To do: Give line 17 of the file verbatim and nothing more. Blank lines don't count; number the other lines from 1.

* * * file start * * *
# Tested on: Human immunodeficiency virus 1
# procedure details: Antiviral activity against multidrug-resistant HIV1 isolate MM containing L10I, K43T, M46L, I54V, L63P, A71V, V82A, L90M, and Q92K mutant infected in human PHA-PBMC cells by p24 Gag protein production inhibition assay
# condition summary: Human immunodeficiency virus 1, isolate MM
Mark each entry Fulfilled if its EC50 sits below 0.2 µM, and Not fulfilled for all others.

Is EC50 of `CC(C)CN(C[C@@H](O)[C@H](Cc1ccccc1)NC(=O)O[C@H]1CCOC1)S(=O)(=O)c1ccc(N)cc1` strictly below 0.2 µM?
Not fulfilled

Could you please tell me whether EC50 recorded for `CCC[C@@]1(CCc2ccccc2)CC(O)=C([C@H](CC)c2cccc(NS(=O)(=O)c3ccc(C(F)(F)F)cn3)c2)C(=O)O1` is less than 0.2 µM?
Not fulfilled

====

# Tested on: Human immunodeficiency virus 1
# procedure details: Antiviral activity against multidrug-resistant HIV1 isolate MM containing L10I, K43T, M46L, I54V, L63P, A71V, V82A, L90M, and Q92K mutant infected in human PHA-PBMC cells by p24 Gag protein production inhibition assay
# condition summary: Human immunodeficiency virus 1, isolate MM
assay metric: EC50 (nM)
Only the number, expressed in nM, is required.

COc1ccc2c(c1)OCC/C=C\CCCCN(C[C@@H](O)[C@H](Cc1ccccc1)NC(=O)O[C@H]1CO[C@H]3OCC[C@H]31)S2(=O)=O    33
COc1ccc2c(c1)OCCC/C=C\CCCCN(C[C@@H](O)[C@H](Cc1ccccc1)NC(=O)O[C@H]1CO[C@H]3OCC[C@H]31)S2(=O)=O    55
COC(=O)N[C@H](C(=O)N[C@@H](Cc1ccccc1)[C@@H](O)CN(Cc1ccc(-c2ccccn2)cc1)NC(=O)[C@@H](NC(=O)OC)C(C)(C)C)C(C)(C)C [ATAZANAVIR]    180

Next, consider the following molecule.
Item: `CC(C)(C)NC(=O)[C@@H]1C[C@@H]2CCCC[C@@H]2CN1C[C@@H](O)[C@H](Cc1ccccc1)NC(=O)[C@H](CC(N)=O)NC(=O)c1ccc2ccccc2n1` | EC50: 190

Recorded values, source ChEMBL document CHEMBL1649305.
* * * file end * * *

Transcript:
COC(=O)N[C@H](C(=O)N[C@@H](Cc1ccccc1)[C@@H](O)CN(Cc1ccc(-c2ccccn2)cc1)NC(=O)[C@@H](NC(=O)OC)C(C)(C)C)C(C)(C)C [ATAZANAVIR]    180